What about things which are manifestly social-historical products such as "money" or "working class"? The issue with such concepts is that the identification of the object is not dependent on the material characteristics of the object, but its place within a system of social relations. Social relations change, and a concept which may be perfectly valid in the context of one particular society may be total nonsense in some other context, just as "species" is a perfectly valid concept in the organic world, but nonsensical in the inorganic world. And the limits of possible human social relations are as yet unknown to us. Since we have developed our sensori-motor intelligence within a specific kind of humanised natural world, we are inclined to view all those objects for which we have adequate abstractions as "natural" objects, as objects whose existence within a stable material world is not problematic.
And what about concepts such as "working class" or "God", "public opinion", "democracy", "The Free World", "law of value", "science", "Sagittarian", etc., etc, whose validity within a given social-historical context is the subject of controversy? It is impossible to consider any proposition or concept in isolation from the whole world-view or theory and social-practice of which it is a part. The validity of a concept within a theory is something which can be tested by logical means; practice is necessary to test the validity of the theory as a whole. Whatever we make of "Science" and "Sagittarian", the two concepts cannot be fitted within the same world-view, they are incompatible. "God does not exist" is no more or less a valid statement than "God exists", except in the context of a world view: prior to a couple of centuries ago, "God" was an integral part of social thinking and action; whatever we make of the concept today, human beings created science and industry, circumnavigated the globe, built cities, etc., etc. with the aid of concepts inseparably connected with the concept of God. This does not at all mean that "anything goes": "The Free World" for example is a total deceit, and the theory of which it was a part was "unreal" and deserved to perish.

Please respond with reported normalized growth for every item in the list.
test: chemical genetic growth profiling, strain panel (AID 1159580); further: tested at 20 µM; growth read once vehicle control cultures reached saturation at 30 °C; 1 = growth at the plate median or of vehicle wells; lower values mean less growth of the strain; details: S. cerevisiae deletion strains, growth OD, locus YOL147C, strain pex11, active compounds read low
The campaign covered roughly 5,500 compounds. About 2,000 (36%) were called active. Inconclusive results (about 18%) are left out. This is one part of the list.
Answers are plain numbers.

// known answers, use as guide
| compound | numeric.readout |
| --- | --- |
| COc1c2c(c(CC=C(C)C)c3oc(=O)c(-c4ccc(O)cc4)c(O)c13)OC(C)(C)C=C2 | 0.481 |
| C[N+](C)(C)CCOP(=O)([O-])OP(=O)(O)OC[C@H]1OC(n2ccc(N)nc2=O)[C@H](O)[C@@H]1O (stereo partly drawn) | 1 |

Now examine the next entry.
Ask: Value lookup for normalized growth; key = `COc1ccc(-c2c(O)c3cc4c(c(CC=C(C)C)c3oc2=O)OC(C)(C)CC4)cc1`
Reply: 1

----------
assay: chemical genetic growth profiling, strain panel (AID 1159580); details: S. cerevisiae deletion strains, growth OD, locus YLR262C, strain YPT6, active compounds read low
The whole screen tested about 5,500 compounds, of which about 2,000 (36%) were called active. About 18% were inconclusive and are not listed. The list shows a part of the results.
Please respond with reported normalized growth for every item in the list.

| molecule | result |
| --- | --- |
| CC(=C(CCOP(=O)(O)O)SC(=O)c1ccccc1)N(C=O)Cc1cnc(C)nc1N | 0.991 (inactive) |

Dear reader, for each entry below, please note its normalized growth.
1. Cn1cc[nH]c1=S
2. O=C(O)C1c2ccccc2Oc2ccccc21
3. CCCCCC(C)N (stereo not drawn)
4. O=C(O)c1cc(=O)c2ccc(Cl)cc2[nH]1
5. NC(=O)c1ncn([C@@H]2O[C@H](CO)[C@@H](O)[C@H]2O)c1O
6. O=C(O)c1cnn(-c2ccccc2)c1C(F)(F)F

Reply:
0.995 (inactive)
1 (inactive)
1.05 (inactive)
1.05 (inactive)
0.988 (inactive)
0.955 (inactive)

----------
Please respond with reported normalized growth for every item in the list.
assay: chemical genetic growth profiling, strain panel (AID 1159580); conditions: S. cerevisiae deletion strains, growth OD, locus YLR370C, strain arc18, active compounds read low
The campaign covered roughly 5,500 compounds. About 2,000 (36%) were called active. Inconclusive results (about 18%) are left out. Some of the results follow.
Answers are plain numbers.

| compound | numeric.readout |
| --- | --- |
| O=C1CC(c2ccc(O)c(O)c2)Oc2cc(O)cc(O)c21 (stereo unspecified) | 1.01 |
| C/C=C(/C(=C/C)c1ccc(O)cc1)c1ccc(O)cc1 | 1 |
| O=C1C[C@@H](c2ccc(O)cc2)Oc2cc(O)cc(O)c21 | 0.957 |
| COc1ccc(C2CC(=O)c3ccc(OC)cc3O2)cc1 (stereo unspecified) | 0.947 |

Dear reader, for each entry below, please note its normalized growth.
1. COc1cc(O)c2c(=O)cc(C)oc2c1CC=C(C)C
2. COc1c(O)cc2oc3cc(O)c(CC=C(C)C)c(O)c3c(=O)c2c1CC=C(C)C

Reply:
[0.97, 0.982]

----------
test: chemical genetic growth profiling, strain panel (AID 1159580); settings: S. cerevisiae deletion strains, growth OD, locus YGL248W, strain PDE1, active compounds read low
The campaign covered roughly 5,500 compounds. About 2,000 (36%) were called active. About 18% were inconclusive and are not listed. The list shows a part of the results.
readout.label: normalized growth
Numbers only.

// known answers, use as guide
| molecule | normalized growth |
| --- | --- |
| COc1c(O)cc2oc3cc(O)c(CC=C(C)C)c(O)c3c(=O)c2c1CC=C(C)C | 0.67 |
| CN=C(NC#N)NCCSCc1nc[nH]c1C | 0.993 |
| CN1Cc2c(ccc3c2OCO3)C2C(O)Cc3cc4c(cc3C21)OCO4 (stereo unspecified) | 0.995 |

What about concepts such as "electron", "galaxy" or "virus" or for that matter "phlogiston", "ghost" or "life force" which refer to the non-human world, but take us beyond the limits of immediate sensuous representation? These are abstractions which are meaningful within theories which have their place in human history and must be evaluated accordingly, that is historically, in terms of the development of human practice, of the development of the forces of production throughout history. Theories change, and the objectivity of all such concepts is relative, but within the relative there is always the absolute, the whole development of human society from its beginning to its end, from Mecca to Los Angeles.
Thus conceptual knowledge must be understood both as a product and reflection of social relations, and therefore a "lens" through which it is possible to perceive social relations more clearly, and also a material support or lever within any social context. The criticism of concepts is never complete so long as it remains at the level of contemplation or commentary. Conceptual knowledge is changed by changing the social conditions on which it is based; but also, production of knowledge is a material part of conserving and transforming social conditions.
As citizens of capitalist society, we acquire our conceptual - i.e. social - knowledge principally, though never exhaustively through the medium of the value relation. Even the family hearth, which was until a generation ago the site of human relations more akin to feudal bondage than bourgeois right, is now thoroughly permeated by the commodity relation and almost dissolved in societal relations. Nothing in this world provides the basis for an ethic which rises higher than the dog-eat-dog ethic of the market. Ethics is acquired by other means - but any ethic which runs counter to the ethic of the market must withstand the daily, all-pervasive assault of the commodity relation.
Human beings living in capitalist society learn the value of their own activity through the daily activity of selling it on the labour market and exchanging their wages for the labour of others. Conversely, the use-value of labour power is discovered in the process of applying it to the creation and accumulation of profit. In recent years this commodity relation has become almost exhaustively pervasive, penetrating aspects of domestic and personal life formerly isolated from the market.
The division of labour between mental and manual labour at the foundation of civilisation formed the ground of philosophical idealism. If philosophy may be deemed to have originated in ancient Greece, at least insofar as we are concerned with Western philosophy, then we see that the first precondition for the appearance of philosophy was slave society, in which the producers of philosophy belonged to a ruling class which never went anywhere near manual labour. They moved entirely within the realm of ideas.